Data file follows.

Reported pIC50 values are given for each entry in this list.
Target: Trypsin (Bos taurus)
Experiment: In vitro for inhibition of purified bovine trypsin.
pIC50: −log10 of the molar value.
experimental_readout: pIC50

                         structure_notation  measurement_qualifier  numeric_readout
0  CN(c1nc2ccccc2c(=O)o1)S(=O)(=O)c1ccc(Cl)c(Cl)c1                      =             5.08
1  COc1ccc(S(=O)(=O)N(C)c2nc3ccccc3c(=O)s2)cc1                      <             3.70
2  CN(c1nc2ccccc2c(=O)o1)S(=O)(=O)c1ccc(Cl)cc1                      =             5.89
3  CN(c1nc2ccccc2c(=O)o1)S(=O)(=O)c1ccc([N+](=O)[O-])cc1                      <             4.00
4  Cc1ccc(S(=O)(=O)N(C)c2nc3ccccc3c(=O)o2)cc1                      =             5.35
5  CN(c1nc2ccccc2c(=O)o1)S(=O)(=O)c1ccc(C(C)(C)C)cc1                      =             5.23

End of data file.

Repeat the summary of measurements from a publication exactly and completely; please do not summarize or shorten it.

Reported pIC50 values are given for each entry in this list.
Target: Trypsin (Bos taurus)
Experiment: In vitro for inhibition of purified bovine trypsin.
pIC50: −log10 of the molar value.
experimental_readout: pIC50

                         structure_notation  measurement_qualifier  numeric_readout
0  CN(c1nc2ccccc2c(=O)o1)S(=O)(=O)c1ccc(Cl)c(Cl)c1                      =             5.08
1  COc1ccc(S(=O)(=O)N(C)c2nc3ccccc3c(=O)s2)cc1                      <             3.70
2  CN(c1nc2ccccc2c(=O)o1)S(=O)(=O)c1ccc(Cl)cc1                      =             5.89
3  CN(c1nc2ccccc2c(=O)o1)S(=O)(=O)c1ccc([N+](=O)[O-])cc1                      <             4.00
4  Cc1ccc(S(=O)(=O)N(C)c2nc3ccccc3c(=O)o2)cc1                      =             5.35
5  CN(c1nc2ccccc2c(=O)o1)S(=O)(=O)c1ccc(C(C)(C)C)cc1                      =             5.23